What is the correct way to declare and use MarisDB user defined variables?

All we need is an easy explanation of the problem, so here it is.

I’m using MariaDB version 10.3.28-MariaDB-cll-lve

This site https://mariadb.com/kb/en/user-defined-variables/ says

User-defined variables names must be preceded by a single at character (@)

That’s what I usually do but recently I was rushing, forgot the ‘@ and wrote the following function which seems to work fine without the variables having ‘@’ at the front.

So is having a ‘@’ in front of a user defined variable a firm requirement or not?

If it is, why does my function work correctly without it?

CREATE  FUNCTION get_next_redacted_member_id() RETURNS INT(11)
       DECLARE result INT SIGNED;
       DECLARE lastid INT;
       INSERT INTO redacted_member_id ( date_used) VALUES ( NOW() ); 
       SET lastid = (SELECT LAST_INSERT_ID() );
       SET result =  -1 * lastid ;
       RETURN result;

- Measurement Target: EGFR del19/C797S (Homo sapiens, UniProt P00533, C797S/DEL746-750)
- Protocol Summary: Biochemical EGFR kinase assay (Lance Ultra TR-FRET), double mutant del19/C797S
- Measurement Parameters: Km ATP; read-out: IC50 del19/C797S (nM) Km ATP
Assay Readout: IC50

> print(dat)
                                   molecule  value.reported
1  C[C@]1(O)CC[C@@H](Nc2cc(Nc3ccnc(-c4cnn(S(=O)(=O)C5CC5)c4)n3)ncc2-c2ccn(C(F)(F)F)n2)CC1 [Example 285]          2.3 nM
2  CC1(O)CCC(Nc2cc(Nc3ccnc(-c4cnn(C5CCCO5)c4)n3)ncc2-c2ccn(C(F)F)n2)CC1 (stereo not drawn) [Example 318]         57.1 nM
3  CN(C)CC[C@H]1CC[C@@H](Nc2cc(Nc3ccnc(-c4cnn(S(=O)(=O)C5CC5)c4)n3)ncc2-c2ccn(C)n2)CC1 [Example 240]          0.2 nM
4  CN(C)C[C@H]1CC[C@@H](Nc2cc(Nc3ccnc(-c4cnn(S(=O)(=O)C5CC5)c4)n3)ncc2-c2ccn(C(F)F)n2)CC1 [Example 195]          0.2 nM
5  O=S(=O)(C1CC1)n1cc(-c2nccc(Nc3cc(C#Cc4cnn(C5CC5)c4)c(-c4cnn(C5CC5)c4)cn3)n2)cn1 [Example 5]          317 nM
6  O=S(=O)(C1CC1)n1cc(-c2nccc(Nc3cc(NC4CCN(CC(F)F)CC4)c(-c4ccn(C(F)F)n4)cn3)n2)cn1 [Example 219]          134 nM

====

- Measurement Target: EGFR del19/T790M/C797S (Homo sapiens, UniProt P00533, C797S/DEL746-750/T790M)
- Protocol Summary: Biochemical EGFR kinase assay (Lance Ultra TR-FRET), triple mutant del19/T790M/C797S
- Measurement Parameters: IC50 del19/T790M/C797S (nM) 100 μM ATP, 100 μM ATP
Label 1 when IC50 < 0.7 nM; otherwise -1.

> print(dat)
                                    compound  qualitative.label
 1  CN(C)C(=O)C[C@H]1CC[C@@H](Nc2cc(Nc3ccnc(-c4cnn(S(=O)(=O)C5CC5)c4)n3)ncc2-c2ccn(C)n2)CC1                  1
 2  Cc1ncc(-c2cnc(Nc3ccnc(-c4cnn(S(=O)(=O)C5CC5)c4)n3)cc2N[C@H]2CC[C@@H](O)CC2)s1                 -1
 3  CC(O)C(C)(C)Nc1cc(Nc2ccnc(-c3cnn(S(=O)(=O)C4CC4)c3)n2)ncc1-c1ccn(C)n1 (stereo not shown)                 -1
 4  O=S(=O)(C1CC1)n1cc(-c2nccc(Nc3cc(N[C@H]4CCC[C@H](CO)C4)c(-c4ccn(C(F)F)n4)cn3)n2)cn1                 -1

How to solve :

I know you bored from this bug, So we are here to help you! Take a deep breath and look at the explanation of your problem. We have many solutions to this problem, But we recommend you to use the first method because it is tested & true method that will 100% work for you.

Method 1

The main difference ist that you can use DECALRE ony in stored function and procedzres

DECLARE var_name

This statement is used to declare local variables within stored programs.

see manual

User-Defined Variables

User-defined variables are variables which can be created by the user and exist in the session.

see manual

Which means every user defined variable is accessible every where(in a session) not only in a stored procedure/function. So you set your user defined Variable in a stored procudure, you can get the value eve after the stored procedure ends. That is very helpful for debugging such procedures/functions.

Also when you DECLARE a variable, you set also its data type and size.

With user defined MysQL decides what it needs when You SET @a = 123455

Method 2


   SET lastid = (SELECT LAST_INSERT_ID() );
   SET result =  -1 * lastid ;
   RETURN result;



and toss the two declarations.

If you have a more complex case, bring it on.

Note: Use and implement method 1 because this method fully tested our system.
Thank you 🙂

All methods was sourced from stackoverflow.com or stackexchange.com, is licensed under cc by-sa 2.5, cc by-sa 3.0 and cc by-sa 4.0

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